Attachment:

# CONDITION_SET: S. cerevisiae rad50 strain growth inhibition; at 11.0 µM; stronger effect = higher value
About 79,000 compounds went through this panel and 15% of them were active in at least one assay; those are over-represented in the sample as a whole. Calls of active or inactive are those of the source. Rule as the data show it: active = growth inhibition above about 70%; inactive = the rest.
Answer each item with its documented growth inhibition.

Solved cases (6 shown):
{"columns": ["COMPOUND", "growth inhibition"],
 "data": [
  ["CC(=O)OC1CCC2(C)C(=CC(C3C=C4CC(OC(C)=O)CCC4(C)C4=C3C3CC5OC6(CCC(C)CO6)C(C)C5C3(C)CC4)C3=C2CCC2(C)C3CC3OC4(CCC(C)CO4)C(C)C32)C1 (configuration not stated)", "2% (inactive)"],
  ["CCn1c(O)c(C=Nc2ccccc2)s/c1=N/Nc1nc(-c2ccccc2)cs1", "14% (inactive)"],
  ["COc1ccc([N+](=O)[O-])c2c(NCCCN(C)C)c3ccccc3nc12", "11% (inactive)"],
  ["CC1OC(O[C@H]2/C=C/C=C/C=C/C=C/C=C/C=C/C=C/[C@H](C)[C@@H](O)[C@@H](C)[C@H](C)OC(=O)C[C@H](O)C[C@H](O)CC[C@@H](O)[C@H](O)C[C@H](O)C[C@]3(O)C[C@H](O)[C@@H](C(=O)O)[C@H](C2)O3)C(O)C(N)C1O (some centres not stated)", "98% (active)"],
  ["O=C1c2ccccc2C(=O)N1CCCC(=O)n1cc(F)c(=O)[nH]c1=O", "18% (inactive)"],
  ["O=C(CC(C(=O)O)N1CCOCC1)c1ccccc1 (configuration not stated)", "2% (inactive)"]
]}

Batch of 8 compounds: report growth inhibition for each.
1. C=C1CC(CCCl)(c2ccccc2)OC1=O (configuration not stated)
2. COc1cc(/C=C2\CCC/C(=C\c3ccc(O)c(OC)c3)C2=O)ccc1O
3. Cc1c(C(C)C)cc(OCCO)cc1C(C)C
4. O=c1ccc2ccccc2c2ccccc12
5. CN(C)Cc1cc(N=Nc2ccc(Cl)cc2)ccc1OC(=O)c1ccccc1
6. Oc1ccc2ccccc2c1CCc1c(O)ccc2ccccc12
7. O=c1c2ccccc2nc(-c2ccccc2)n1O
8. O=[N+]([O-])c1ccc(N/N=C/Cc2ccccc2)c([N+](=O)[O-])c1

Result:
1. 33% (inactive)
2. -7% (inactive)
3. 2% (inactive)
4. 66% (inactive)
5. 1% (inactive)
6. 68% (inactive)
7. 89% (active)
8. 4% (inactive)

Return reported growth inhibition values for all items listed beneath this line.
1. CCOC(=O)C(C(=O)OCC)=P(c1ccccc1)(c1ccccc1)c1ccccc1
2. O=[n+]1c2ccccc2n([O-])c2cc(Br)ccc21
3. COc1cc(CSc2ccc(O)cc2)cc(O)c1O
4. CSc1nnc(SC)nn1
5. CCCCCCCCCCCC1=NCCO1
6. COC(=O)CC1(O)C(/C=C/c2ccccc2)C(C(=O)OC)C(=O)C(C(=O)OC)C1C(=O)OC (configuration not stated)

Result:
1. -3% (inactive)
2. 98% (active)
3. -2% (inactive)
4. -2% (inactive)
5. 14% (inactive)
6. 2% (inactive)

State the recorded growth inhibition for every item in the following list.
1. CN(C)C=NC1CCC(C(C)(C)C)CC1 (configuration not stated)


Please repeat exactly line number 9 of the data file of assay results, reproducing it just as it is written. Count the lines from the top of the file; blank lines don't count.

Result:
  ["COc1ccc([N+](=O)[O-])c2c(NCCCN(C)C)c3ccccc3nc12", "11% (inactive)"],